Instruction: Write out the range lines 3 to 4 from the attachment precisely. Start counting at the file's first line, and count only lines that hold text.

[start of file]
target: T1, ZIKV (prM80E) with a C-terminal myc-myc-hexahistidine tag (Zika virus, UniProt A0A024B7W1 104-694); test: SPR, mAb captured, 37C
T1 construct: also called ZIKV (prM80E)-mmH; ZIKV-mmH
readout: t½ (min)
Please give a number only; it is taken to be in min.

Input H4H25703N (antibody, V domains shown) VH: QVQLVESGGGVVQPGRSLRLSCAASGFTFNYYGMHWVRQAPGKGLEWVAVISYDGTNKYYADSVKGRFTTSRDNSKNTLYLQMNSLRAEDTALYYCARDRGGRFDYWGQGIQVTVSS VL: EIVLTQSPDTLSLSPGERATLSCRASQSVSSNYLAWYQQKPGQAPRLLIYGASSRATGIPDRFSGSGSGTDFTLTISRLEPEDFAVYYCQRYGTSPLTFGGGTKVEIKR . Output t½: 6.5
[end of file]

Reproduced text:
readout: t½ (min)
Please give a number only; it is taken to be in min.